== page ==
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Workout Mistakes Damaging Your Body, According to Science

Before you lace up your sneakers, review this fitness safety checklist.

Exercising regularly is one of the best things you can do to ensure a longer life. No kidding, right? You've heard it a zillion times. And the advice is backed by tons of scientific data. For example, a meta-analysis of studies reviewed in the Journal of Aging Research showed that all-cause mortality is decreased by up to 35% in physically active people compared with inactive folks. Exercise slashes every major mortality risk factor across the board: hypertension, type 2 diabetes, obesity, coronary heart disease, stroke, and cancer.

So, there's little evidence that exercising will do you in. Sorry, you can't use self-preservation as a reason to blow off your workout.

But there are some bad workout habits that can have damaging effects on your body. Here below are some exercise mistakes that may harm your body in some way. When you've fixed them properly, optimize your sweat sesh with the 14 Best Foods for Better Workout Results, According to Experts.

Starting a workout without having a cardio checkup first.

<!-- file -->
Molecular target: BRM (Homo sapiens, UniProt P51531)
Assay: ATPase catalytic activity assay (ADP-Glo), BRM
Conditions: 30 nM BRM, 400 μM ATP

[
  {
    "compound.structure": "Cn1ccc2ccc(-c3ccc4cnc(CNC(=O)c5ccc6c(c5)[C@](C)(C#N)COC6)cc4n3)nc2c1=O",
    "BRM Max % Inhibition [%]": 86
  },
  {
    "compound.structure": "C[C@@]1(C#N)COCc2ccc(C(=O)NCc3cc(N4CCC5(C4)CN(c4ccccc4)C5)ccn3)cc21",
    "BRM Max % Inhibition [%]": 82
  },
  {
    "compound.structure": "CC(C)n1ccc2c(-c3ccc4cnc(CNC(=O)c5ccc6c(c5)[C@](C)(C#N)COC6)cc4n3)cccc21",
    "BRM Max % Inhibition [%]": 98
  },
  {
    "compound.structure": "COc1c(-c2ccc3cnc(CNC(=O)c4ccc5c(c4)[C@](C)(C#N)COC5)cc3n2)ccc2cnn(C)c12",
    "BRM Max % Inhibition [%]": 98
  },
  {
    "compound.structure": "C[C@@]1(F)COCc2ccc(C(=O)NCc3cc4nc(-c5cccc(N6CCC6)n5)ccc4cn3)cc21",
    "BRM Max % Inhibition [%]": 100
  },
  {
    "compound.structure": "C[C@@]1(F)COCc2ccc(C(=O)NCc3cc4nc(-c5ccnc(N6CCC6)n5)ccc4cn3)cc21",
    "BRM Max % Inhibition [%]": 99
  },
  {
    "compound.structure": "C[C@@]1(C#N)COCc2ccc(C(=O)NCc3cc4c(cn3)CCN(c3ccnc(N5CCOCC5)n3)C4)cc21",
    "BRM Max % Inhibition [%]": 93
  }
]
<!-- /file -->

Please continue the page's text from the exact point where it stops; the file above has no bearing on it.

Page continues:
Doctor checking blood pressure

You've heard the standard doctorly advice for years: Get a checkup before starting an exercise program. Most people don't, and that's a misstep that could end up shortening their lives. Here's why: There's a slight risk of heart attack or cardiac complications when you begin an exercise program, especially when starting from ground zero-level fitness. But say you've been exercising regularly without issue. If you have high blood pressure and don't know how your cardiovascular system responds to exercise, you could be setting yourself up for trouble, suggests a study appearing in the Journal of the American Heart Association.

Using data from a long-term U.S. study called the Framingham Heart Study conducted by the National Heart, Lung, and Blood Institute, researchers analyzed participants' blood pressures during and following "submaximal" exercise, that is, exercise slightly below the person's all-out effort. The analysis showed that high systolic blood pressure during exercise and afterward during recovery was associated with two measures of cardiovascular disease risk—thickness of the lining of the carotid artery and thickness of the heart muscle on the left side. On the positive side: the data revealed that people who had good recovery of systolic blood pressure after exercise enjoyed a protective effect from working out, a 17% reduced risk of cardiovascular disease.